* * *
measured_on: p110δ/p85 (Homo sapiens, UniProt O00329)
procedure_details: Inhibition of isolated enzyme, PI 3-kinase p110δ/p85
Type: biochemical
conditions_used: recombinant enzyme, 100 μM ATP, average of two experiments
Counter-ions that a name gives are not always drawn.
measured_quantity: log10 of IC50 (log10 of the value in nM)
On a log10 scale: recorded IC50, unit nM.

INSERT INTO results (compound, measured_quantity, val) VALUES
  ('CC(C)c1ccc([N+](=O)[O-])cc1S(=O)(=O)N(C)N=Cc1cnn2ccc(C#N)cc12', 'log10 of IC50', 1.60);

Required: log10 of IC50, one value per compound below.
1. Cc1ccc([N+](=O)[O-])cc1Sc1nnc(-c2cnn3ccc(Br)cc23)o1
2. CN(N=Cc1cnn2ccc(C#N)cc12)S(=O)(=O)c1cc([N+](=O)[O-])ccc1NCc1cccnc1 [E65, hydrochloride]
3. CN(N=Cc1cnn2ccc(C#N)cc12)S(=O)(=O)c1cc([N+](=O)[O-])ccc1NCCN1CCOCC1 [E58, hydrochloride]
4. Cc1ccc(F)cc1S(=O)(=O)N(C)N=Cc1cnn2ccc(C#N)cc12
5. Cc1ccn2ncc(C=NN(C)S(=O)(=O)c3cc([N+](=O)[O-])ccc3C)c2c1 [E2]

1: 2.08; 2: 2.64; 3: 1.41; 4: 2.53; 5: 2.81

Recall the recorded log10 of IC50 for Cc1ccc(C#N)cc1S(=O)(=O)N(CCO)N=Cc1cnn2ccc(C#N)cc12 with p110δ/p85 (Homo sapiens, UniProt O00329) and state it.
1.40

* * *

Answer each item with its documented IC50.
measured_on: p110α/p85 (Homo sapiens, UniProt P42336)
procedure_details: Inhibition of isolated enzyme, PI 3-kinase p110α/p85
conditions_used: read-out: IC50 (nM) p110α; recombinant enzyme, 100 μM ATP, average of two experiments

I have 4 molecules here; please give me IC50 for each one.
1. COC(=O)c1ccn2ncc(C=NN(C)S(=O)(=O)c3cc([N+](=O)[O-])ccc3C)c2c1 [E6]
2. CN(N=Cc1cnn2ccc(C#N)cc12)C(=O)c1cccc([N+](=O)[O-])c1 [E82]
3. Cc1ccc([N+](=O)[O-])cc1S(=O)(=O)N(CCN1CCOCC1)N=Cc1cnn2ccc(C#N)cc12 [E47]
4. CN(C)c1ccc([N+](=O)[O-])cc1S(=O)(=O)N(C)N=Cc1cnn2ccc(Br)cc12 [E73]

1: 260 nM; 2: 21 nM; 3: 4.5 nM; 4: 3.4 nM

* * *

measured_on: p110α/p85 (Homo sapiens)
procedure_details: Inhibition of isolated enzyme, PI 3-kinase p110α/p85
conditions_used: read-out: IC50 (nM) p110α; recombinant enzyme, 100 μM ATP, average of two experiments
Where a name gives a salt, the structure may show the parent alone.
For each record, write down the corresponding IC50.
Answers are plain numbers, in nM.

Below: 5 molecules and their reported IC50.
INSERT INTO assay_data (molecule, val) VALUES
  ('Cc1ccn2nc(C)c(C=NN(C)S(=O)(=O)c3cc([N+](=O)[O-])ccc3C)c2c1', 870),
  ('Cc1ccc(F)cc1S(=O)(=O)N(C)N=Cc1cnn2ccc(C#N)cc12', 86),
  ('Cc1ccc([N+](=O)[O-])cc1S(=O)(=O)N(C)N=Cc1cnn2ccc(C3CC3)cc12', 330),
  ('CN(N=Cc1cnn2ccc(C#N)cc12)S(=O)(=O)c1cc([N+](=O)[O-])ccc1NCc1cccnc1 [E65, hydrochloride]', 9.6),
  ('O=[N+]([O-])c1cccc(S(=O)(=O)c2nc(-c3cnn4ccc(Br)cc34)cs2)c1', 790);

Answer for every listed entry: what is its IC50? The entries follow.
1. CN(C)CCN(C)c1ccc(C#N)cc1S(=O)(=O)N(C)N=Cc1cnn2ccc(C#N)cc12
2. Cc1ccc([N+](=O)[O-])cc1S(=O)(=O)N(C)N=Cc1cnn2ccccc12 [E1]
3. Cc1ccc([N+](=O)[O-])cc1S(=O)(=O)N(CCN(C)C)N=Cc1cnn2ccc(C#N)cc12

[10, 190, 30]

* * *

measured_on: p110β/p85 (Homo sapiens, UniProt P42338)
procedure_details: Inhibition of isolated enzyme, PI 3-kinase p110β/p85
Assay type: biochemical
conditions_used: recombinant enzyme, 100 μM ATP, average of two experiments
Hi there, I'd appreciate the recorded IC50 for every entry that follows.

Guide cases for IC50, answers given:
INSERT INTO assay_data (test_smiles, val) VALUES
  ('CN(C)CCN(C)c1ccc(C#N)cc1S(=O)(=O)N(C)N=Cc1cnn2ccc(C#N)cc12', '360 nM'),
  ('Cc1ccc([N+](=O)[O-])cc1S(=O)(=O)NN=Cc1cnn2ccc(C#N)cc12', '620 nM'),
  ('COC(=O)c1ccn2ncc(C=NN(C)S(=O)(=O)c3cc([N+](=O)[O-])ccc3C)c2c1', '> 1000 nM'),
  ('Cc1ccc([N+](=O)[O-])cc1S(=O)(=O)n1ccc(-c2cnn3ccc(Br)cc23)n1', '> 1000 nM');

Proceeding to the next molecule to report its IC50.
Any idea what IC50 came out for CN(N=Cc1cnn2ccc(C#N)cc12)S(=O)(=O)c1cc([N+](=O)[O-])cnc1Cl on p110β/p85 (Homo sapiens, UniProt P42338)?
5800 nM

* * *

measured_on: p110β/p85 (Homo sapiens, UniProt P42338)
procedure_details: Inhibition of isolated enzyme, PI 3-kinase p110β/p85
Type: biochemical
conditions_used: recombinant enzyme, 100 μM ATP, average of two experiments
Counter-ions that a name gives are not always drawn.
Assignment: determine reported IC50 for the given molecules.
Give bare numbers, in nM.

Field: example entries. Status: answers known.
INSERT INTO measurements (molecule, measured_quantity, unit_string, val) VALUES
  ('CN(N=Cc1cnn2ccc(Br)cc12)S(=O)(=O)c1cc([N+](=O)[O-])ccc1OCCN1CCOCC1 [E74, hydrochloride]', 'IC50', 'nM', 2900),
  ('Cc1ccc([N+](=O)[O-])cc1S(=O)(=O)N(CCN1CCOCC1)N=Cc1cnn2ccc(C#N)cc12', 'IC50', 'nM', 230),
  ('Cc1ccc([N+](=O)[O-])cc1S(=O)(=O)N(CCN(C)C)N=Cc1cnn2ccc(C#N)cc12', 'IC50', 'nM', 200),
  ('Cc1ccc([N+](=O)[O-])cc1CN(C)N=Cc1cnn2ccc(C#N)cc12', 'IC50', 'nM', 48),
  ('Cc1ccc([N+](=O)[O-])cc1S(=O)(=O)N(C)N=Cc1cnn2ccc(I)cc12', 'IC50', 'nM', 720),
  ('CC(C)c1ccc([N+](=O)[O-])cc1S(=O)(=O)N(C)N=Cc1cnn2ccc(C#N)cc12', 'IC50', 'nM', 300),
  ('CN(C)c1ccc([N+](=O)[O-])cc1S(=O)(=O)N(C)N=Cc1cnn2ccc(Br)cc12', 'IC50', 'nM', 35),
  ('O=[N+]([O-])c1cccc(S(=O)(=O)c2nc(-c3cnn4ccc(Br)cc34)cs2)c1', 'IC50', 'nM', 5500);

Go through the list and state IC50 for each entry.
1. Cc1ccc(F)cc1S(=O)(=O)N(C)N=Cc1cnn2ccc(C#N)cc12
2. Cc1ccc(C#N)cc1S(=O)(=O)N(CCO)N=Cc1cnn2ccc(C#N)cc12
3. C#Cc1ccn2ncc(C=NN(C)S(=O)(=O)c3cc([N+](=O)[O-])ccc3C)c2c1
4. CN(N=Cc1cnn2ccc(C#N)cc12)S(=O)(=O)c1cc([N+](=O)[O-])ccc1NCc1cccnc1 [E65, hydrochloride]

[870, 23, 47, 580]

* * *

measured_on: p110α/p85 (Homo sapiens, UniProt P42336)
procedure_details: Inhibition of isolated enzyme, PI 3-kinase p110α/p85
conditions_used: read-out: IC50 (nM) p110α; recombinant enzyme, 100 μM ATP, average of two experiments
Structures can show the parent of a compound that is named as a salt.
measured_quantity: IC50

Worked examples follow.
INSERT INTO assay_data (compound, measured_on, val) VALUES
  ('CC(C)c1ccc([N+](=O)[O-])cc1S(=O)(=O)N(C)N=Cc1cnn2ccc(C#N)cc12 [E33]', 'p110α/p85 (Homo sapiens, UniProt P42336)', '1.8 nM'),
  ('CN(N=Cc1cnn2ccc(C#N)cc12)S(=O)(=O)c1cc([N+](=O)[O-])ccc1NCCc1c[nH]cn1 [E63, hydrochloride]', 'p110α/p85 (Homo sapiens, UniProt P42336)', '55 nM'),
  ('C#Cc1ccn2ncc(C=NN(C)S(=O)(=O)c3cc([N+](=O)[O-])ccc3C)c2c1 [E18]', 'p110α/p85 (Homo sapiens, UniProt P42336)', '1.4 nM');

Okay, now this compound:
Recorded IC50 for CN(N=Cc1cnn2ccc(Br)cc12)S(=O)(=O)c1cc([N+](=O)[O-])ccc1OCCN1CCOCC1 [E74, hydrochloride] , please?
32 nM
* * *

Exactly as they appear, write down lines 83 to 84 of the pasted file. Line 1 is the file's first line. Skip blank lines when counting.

1. Cc1ccc(F)cc1S(=O)(=O)N(C)N=Cc1cnn2ccc(C#N)cc12
2. Cc1ccc(C#N)cc1S(=O)(=O)N(CCO)N=Cc1cnn2ccc(C#N)cc12